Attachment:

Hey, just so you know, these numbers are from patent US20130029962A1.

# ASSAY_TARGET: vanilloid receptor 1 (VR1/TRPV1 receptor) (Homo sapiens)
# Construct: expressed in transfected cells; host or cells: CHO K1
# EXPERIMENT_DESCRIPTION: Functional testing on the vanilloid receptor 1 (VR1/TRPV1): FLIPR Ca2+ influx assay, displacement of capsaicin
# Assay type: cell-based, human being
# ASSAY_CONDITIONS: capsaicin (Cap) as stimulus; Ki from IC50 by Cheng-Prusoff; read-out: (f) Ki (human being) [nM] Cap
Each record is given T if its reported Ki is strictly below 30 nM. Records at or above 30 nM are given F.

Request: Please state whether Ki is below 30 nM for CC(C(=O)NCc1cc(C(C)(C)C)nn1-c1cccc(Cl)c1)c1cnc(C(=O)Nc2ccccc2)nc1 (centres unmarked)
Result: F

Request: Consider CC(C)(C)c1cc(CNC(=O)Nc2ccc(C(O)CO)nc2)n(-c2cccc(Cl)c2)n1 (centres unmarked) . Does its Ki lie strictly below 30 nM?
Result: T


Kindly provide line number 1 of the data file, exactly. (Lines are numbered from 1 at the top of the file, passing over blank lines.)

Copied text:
Hey, just so you know, these numbers are from patent US20130029962A1.